||2730 tons standard displacement
3900 tons submerged
|Dimensions||371' by 33'3" by 15"9"
113.08m by 10.13m by 4.80m
|Maximum speed||17 knots surfaced
6.5 knots submerged
|Armament||4 21" bow/2 21" stern torpedo
tubes (24 torpedoes)
2 6"/53 guns
||2-shaft M.A.N. diesel-electric
(5600 bhp surfaced, 1600 shp submerged)
|Bunkerage||560 tons diesel oil
18,360 gallons (69,500 liter) gasoline (Nautilus)
|Range||9380 nautical miles (17,370 km) at 10 knots surfaced
50 nautical miles (90 km) at 5 knots submerged
||Two bow and two stern exterior torpedo tubes added to Nautilus in early 1942 during her refit. Narwhal did not receive the extra tubes until early 1943.
The Narwhals were completed in 1930 as part of the V program, and were originally designated V-5 and V-6. They were the culmination of the cruiser sub concept in the U.S. Closely resembling Argonaut but with a heavier torpedo armament in place of mine laying capability, they were big and roomy, which made them natural candidates for transport missions such as the raid on Makin. They also incorporated a number of innovative safety and rescue features prompted by the losses of S-51 and S-4. However, they could rarely maintain the design speed of 17 knots, and they were clumsy, slow-diving boats that were easily detected surfaced or submerged. Subsequent submarine designs would be considerably smaller than the Narwhals.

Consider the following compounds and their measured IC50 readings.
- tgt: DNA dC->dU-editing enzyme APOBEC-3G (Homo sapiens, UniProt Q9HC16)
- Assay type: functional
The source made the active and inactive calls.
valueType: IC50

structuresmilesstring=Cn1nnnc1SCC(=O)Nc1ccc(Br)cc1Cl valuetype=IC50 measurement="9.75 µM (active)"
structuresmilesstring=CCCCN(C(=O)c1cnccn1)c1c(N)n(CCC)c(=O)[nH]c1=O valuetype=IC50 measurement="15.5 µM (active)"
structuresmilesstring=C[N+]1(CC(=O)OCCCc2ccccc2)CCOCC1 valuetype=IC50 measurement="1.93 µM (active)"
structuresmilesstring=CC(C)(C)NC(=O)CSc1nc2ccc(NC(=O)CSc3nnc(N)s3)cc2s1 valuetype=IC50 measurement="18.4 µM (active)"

Both ships spent most of the war on transport missions, which in addition to the Makin raid included landing a reconnaissance force at Attu. Nautilus was assigned to island reconnaissance duty in 1943, and spent 18 days taking 2000 pictures of potential landing areas at Tarawa.
Under refit at San Francisco
Ian and Tuck (2001)
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